Real Food Fermentation: Preserving Whole Fresh Food with Live Cultures in Your Home Kitchen
Preserve your favorite foods through every season with Real Food Fermentation. Control your own ingredients, techniques, and additives. Learn a practical food-preparation skill you’ll use again and again. And express yourself by making something unique and whole.
Inside, you’ll find:
—All the basics: the process, the tools, and how to get started
—A guide to choosing the right ingredients
—Sauerkraut and beyond—how to ferment vegetables, including slaw-style, pickles, and kimchi
—How to ferment dairy into yogurt, kefir, crème fraîche, and butter
—How to ferment fruits, from lemons to tomatoes, and how to serve them
—How to ferment your own beverages, including mead, kombucha, vinegar, and ginger ale
—A primer on fermented meat, fish, soy, bread, and more
—Everything you need to know about why the recipes work, why they are safe, what to do if they go wrong, and how to modify them to suit your taste
Pickled cucumbers, or simply “pickles,” are a quintessential fermented food. The ﬁrst record of pickles comes from ancient Mesopotamia. Such diverse historical ﬁgures as Aristotle, Julius Caesar, Shakespeare, Amerigo Vespucci, and Thomas Jefferson are reported to have been fond of pickles. Indeed, Amerigo Vespucci, after whom America was named, was a pickle vendor before he became a world explorer. Pickles play a signiﬁcant role in the food culture of many countries, from North America through Europe and into the Middle East.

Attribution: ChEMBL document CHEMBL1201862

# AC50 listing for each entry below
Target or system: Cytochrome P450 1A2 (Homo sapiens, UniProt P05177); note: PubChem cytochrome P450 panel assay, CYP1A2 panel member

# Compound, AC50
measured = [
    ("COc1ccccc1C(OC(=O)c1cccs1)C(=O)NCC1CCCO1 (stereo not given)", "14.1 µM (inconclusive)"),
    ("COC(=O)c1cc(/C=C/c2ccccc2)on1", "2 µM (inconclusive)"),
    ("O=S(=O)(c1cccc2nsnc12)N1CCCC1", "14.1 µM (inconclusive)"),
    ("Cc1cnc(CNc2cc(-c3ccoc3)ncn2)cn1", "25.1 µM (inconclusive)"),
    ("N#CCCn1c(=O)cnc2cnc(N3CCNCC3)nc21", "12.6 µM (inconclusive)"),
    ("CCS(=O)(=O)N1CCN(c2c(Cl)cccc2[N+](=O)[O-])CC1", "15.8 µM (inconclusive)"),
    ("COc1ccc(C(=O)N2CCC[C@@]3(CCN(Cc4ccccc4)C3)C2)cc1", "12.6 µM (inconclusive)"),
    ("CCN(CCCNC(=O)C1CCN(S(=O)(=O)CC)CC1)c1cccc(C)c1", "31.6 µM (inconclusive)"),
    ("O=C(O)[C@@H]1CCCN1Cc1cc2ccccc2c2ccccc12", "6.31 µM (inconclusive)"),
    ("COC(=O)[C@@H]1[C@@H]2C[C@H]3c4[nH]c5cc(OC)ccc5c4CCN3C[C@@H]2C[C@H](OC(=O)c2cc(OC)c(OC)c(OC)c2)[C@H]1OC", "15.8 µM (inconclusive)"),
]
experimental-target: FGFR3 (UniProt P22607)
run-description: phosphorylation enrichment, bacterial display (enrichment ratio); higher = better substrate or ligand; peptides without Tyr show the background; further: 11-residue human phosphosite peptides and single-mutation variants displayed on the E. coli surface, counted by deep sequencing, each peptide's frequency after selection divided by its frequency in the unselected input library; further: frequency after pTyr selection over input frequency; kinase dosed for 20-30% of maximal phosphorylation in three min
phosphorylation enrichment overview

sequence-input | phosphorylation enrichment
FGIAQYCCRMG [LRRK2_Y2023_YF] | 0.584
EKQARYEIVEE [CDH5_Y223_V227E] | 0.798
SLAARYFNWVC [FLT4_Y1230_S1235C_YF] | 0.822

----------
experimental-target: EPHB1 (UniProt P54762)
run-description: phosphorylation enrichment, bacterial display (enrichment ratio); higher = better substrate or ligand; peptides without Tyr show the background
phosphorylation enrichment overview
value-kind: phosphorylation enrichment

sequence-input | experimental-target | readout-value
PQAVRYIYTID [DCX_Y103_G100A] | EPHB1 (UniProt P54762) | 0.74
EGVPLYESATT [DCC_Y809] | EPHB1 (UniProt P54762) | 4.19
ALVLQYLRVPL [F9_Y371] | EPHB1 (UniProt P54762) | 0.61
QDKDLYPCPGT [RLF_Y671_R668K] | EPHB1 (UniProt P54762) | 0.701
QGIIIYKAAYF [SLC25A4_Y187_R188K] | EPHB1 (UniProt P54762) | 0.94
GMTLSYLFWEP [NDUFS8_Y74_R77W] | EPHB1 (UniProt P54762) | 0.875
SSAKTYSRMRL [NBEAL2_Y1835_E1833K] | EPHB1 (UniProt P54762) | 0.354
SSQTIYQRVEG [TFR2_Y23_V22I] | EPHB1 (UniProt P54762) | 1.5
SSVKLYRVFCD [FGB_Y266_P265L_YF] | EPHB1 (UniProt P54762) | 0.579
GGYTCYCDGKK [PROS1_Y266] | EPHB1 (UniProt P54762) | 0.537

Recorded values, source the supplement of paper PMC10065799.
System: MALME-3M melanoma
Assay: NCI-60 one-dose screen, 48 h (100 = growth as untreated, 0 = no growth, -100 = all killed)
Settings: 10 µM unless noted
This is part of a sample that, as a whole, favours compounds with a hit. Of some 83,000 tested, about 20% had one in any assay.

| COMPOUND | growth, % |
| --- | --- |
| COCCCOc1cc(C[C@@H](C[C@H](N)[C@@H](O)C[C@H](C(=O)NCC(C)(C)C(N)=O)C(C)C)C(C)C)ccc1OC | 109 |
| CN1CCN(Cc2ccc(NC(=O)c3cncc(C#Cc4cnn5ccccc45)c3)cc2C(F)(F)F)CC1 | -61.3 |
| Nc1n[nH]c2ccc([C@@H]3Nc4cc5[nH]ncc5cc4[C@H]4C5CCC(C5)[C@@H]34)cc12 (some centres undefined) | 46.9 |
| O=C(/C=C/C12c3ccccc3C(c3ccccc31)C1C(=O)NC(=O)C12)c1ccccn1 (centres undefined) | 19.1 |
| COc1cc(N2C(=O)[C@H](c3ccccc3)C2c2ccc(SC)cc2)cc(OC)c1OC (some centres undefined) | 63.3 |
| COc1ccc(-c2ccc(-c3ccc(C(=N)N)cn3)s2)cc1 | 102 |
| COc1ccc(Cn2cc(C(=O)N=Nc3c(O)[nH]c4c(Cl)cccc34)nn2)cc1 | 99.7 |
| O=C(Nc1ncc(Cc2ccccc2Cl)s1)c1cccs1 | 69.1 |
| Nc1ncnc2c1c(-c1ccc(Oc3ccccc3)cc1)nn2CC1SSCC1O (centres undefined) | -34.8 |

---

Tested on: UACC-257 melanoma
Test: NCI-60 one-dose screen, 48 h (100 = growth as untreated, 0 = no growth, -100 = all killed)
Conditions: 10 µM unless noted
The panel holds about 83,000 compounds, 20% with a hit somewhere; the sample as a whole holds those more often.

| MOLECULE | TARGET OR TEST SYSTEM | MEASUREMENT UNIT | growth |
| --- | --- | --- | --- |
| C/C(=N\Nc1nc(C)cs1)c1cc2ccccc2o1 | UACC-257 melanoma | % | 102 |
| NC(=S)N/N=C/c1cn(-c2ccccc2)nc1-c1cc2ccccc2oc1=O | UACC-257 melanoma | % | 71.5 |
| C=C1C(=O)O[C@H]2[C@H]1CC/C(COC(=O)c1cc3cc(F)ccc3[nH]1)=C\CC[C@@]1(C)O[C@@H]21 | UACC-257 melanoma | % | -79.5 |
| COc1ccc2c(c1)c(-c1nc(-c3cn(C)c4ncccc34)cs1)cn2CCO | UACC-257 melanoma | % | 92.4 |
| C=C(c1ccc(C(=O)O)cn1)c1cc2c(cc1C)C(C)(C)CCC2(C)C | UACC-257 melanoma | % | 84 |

1. ) If your cucumbers are at all soft, if you bought them at the store, and/or if you suspect that they might have been picked a while ago, you can perk them up by soaking them in ice water. 2. ) Trim the blossom ends off your cucumbers. These ends contain enzymes that can contribute to “hollow pickle syndrome. ” 3. ) Combine the chlorine-free water and salt in the pitcher, and add any starter or vinegar, if using. 4. ) Place the seasonings and tannin providers at the bottom of the jar or crock, followed by the cucumbers. 5. ) Pour the brine into the crock. 6. ) Weight everything down in such a way that it stays submerged. 7. ) If needed, cover the top of the jar or crock with the cloth, and affix the cloth with the rubber band. 8. ) Store at cool room temperature. Every day after the second or third, pull out a pickle, cut off a piece with a clean knife, and taste it. When the pickles are pleasantly sour but still crunchy, they are done. Move them to a cool place (like the refrigerator) immediately. Yield: 3–4 pounds (1.5–2 kg), Prep time: 10 minutes, Total time: 3 days–2 weeks
Knife; Cutting board (wood is ideal); 1-gallon (4-L) pitcher; ½-gallon (2-L) mason jar, a Pickl-It, a Harsch crock, or a plain glazed (lead-free) ceramic crock; Something to hold the cucumbers under the brine, like a small clean plate or saucer that ﬁts inside the jar or crock (if needed); Clean dishtowel or cloth to cover the top of the jar or crock along with a rubber band (if needed).
- 3 or 4 pounds (1.5 or 2 kg) small, thick-skinned cucumbers
- 2 quarts (2 L) chlorine-free water
- 1⁄2 cup (115 g) sea salt
- Up to 1 cup (250 ml) whey or 1 pint (475 ml) sauerkraut juice, or starter powder from an envelope (optional)
- Seasonings: generous amounts of whole garlic, bay leaf, etc. (optional)
- A few fresh grape or oak leaves, or a couple of black tea bags, for their tannins (optional)
- Red wine vinegar or apple cider vinegar, boiled and cooled to replace up to half of the water (optional)
- Real Food Fermentation: Preserving Whole Fresh Food with Live Cultures in Your Home Kitchen by Alex Lewin (Jul 1, 2012)